Good morning, happy Saturday, and many blessings
In today’s Gospel, Matthew 5:33-37, Jesus is not creating greater laws, he is creating greater character. The Jews were great ones for giving the impression that they were very religious people, but many of them merely went through the motions. For his followers, Jesus wanted more. He wanted kindness. He wanted honesty. Jesus wanted compassion and justice and pure motives. So, when we get to this gospel lesson, we find Jesus abolishing a practice that the Jews had employed for generations: You have heard it said “You shall not swear falsely” but I say to you, do not swear at all.
Have you ever wondered how this idea of swearing, and taking oaths, and placing one’s hand on the bible came to be? It came from the assumption that people lie – we frequently lie – and that we will not tell the truth unless we are compelled to do so. So, when someone thinks we may be lying, they say “Do you swear to God?” “Do you swear on your mother’s grave?” “Do you…Cross your heart and hope to die if you should ever tell a lie?” Somehow, we figure that if someone is invoking their mother’s grave, or bargaining with their own life, they will certainly tell the truth.
So, what is Jesus’ antidote for swearing on his name, or swearing on anyone else’s name? Just don’t do it. When you are asked for your answer, you simply say “yes” or “no.” And you tell the truth. Followers of the Savior do not need extra encouragement or more reasons to tell the truth. We don’t need legalistic rules, or the threat of perjury, or the weight of our mother’s graves to compel us to speak the truth. We only need to be reminded that it is our duty as followers of Jesus to be honest. Always honest.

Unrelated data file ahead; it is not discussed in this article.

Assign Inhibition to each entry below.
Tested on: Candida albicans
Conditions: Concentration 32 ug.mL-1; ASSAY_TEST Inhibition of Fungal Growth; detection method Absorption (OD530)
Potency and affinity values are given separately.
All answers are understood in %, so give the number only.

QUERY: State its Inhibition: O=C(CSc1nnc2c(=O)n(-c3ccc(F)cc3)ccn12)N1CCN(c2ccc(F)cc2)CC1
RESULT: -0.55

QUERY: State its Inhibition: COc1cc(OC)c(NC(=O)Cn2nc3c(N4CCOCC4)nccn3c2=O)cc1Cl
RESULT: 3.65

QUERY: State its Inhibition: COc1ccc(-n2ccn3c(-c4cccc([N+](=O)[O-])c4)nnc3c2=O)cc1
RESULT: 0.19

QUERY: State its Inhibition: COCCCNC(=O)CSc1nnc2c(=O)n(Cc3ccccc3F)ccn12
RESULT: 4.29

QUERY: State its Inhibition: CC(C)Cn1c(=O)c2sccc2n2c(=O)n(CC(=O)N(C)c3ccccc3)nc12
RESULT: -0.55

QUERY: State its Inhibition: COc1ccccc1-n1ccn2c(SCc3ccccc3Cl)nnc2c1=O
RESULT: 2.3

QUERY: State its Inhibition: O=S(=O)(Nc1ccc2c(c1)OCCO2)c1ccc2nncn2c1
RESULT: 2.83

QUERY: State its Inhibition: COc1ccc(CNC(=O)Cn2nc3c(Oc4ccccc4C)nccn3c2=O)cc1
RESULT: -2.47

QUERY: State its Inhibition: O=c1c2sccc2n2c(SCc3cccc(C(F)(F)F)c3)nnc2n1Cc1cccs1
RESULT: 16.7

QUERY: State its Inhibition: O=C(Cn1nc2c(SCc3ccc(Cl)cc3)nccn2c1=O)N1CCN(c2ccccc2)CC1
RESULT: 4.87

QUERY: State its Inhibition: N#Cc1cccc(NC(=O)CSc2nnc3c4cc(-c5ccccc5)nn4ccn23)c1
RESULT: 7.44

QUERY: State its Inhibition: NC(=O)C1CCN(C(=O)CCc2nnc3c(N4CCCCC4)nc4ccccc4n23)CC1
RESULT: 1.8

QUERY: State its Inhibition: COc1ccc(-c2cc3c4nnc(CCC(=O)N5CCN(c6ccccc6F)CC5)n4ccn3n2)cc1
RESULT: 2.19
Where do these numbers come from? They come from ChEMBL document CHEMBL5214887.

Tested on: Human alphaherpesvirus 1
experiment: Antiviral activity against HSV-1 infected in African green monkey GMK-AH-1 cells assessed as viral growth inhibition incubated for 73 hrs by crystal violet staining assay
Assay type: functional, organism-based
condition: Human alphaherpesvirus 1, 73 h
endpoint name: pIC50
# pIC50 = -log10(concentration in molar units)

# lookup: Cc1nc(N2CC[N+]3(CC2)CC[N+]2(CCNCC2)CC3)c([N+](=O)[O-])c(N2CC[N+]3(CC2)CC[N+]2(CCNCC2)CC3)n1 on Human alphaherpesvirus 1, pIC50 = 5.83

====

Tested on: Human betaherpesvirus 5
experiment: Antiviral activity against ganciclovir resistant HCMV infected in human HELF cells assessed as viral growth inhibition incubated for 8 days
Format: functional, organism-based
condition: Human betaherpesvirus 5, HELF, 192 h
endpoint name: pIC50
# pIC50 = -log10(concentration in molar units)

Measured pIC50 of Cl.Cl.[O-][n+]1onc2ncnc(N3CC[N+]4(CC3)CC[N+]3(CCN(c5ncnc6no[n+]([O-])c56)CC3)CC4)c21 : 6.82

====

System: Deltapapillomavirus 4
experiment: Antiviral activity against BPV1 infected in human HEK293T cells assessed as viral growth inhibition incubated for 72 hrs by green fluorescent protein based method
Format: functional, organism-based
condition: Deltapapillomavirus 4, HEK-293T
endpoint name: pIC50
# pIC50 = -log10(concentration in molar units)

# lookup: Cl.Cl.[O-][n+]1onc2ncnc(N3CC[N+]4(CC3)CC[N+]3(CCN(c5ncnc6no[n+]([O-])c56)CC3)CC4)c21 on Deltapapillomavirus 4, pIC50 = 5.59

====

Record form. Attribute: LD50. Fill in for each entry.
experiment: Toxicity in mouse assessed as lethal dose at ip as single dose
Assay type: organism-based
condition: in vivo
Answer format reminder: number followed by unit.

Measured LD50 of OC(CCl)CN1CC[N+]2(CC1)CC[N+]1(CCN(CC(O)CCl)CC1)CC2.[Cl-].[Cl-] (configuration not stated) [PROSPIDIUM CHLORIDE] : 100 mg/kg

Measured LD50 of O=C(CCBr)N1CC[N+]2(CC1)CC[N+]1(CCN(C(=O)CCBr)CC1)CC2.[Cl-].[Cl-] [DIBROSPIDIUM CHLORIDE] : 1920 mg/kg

Definitively, Jesus is creating in us a greater character by leading us to a radical discipleship, which must be demonstrated through our spiritual maturity and this in turn God’s standard of integrity and righteousness.
It’s easy to beat up on the Pharisees, but I’ve been a Pharisee on numerous occasions. I’ve allowed myself to surrender my authenticity to impress people. Jesus says let "yes" be yes and "no" be no. Righteousness must exceed the Pharisees. They surrendered their authenticity to appear more religious. This reflection is an encouragement to live in the opposite manner.
I don’t think that Jesus’ intention is to weigh us down or condemn us. He is giving us good news about the nature of righteousness. How wonderful to know that God’s intention for us is that we become righteous people, not just those that do righteous things sometimes. We are to reflect His very nature and character, to be made new all the way down to the deepest parts of our being! Welcome to the praxis of radical discipleship.